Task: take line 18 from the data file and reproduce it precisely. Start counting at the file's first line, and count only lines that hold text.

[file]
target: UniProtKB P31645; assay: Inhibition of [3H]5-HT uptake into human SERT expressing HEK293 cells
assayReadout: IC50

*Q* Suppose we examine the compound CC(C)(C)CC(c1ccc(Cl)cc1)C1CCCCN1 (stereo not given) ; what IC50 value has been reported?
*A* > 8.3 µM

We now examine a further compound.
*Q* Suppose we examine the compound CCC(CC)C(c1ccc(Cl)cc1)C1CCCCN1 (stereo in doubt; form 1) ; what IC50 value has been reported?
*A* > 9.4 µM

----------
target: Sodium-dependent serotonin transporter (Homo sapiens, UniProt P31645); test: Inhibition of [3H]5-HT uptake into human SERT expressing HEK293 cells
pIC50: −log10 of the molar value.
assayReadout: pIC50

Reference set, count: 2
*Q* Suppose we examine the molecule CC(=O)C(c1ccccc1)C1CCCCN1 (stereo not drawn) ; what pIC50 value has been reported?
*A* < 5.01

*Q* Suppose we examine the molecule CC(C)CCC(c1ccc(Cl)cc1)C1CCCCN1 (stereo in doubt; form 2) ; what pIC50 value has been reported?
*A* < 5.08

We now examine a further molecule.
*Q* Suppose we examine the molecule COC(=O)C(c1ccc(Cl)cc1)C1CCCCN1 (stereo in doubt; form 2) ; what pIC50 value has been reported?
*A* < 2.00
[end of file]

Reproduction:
*Q* Suppose we examine the molecule COC(=O)C(c1ccc(Cl)cc1)C1CCCCN1 (stereo in doubt; form 2) ; what pIC50 value has been reported?